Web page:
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Otolaryngology: What our ENTs do to improve the quality of life for our patients
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As otolaryngologists at Texas Children’s Hospital, we specialize in the medical and surgical treatment of pediatric conditions and diseases that affect the ears, nose, throat, head and neck. In addition to being called an otolaryngologist, we are called ENTs—short for ear, nose and throat doctor.
The Pediatric Otolaryngology team is led by our Division Chief Dr. Anna Messner. We are the largest program in the Department of Surgery at Texas Children’s, and we also have grown to become the largest ENT program in the nation. To give you a brief overview of our team and what we do, we have provided answers to several of the most commonly asked questions about otolaryngology.
What is otolaryngology?
Otolaryngology focuses on the diagnosis and treatment of common to complex medical conditions of the ear, nose, throat, head and neck in children and adolescents. Our physicians are trained in delivering medical and surgical care.
Since otolaryngology covers five areas of the body, many of our pediatric otolaryngologists have received additional training in various subspecialties so we can provide the most comprehensive care to our patients. Otolaryngology is considered the oldest medical specialty in the U.S., dating back to the 19th century.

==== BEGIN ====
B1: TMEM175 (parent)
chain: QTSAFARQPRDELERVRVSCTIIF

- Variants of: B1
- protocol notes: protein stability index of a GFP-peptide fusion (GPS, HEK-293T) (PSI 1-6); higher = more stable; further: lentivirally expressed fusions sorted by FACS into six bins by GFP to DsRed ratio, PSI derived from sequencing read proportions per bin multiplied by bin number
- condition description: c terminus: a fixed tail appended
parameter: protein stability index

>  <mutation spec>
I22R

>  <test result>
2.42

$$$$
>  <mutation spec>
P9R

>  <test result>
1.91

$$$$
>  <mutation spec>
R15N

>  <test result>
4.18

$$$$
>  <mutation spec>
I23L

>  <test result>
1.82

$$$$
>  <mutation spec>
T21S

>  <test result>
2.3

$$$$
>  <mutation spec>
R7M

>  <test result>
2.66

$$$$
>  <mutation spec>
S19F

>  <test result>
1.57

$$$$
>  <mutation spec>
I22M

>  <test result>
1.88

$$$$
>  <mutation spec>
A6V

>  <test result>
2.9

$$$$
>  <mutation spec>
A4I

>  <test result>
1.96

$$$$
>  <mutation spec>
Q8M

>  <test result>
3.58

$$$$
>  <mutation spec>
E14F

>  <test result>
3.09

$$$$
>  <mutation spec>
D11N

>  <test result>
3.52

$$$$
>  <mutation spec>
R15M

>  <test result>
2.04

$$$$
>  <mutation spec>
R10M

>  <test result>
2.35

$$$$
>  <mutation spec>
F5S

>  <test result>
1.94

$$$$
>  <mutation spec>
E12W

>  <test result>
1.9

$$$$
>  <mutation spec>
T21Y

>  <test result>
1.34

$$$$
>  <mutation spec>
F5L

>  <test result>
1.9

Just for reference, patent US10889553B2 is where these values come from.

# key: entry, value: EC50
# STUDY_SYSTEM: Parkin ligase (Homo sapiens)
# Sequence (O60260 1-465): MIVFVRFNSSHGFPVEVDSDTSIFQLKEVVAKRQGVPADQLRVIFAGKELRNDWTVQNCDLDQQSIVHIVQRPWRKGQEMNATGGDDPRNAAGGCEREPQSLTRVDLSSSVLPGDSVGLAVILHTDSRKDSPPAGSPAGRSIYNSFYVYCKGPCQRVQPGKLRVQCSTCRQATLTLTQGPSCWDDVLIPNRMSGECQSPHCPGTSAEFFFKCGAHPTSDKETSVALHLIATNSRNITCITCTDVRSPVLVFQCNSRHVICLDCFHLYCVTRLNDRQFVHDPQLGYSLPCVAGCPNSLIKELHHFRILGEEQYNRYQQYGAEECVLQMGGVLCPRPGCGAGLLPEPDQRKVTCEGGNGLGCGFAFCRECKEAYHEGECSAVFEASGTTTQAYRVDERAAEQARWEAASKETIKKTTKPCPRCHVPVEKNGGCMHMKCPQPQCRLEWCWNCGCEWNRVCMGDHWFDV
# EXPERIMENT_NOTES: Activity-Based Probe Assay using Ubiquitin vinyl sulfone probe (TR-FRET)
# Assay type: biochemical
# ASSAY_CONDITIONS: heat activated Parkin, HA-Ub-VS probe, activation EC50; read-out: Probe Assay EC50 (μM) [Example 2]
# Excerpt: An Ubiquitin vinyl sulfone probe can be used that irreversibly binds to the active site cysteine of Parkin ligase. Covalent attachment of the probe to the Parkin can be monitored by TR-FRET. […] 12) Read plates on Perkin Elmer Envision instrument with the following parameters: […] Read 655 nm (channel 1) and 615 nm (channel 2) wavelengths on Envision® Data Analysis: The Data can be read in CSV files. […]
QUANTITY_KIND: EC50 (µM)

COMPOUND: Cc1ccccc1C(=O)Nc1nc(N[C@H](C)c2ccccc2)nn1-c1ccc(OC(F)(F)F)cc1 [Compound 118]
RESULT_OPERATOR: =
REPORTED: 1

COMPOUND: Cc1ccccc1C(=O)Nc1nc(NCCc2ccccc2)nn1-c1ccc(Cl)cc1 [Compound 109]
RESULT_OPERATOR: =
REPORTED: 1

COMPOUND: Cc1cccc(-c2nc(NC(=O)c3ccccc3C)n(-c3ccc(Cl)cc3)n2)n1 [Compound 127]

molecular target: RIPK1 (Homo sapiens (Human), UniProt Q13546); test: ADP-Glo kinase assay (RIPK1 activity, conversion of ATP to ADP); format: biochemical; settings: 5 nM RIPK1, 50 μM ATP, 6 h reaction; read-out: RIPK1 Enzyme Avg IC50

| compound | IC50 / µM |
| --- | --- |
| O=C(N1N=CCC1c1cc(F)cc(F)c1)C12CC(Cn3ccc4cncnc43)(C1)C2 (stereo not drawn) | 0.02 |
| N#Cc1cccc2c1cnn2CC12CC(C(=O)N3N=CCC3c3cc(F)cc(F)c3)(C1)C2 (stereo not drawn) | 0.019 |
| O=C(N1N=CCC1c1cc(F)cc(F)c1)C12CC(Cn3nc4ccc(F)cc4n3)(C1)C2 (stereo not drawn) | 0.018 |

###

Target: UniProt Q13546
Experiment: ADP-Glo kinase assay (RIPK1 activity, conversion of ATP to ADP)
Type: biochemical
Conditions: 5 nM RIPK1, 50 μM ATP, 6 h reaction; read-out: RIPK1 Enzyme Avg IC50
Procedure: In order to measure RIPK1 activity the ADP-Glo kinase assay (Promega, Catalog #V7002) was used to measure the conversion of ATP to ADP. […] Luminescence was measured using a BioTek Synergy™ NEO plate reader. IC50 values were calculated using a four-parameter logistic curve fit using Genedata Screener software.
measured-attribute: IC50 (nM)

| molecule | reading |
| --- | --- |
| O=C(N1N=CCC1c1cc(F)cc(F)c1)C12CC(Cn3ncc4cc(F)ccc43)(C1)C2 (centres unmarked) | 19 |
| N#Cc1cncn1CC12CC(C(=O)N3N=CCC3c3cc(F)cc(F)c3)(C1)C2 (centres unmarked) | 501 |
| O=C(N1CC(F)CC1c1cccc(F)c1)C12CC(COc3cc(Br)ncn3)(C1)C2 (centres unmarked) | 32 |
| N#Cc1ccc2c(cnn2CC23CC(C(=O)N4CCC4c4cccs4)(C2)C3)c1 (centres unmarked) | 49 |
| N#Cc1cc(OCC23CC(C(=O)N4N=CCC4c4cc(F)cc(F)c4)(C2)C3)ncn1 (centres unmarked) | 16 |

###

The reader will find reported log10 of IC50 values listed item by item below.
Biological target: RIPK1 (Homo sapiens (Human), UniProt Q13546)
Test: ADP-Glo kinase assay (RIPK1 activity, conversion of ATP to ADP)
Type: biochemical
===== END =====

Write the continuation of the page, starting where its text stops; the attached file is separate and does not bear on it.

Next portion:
What conditions do otolaryngologists treat at Texas Children’s?
Our otolaryngologists diagnose and treat the full spectrum of conditions affecting infants and children and have clinics at nine locations in the Houston area. Surgeries are performed at all three Texas Children’s hospitals in the Texas Medical Center, Katy and The Woodlands. Here is a list of some of the ENT conditions that we treat based on the specific area of specialization:
- Ear: We are trained in the medical and surgical treatment of hearing loss, ear infections (where ear tubes may be needed), balance disorders, ear noise (tinnitus), eustachian tube dysfunction and ruptured eardrum. Our team also manages congenital disorders of the outer and inner ear. Drs. Shraddha Mukerji and Carol Liu are able to dilate the eustachian tube in select patients with chronic ear problems.
As part of the Cochlear Implant Program, Drs. Rodrigo Silva, Alex Sweeney, Henri Traboulsi and Ron Vilela specialize in cochlear implantation, a device surgically placed in the inner ear that can restore hearing to patients with severe to profound hearing loss.
Liu specializes in a different type of hearing implant, a bone anchored hearing aid (BAHA), which transfers sound by bone vibration directly to the cochlea, bypassing the outer and the middle ear. This alternative hearing device is used in patients with outer and middle ear problems and single-sided deafness. As ENT experts in ear reconstruction surgery, Liu and Silva also repair congenital ear deformities in children including microtia (an outer ear deformity) and atresia (the absence or underdevelopment of the ear canal and middle ear structures).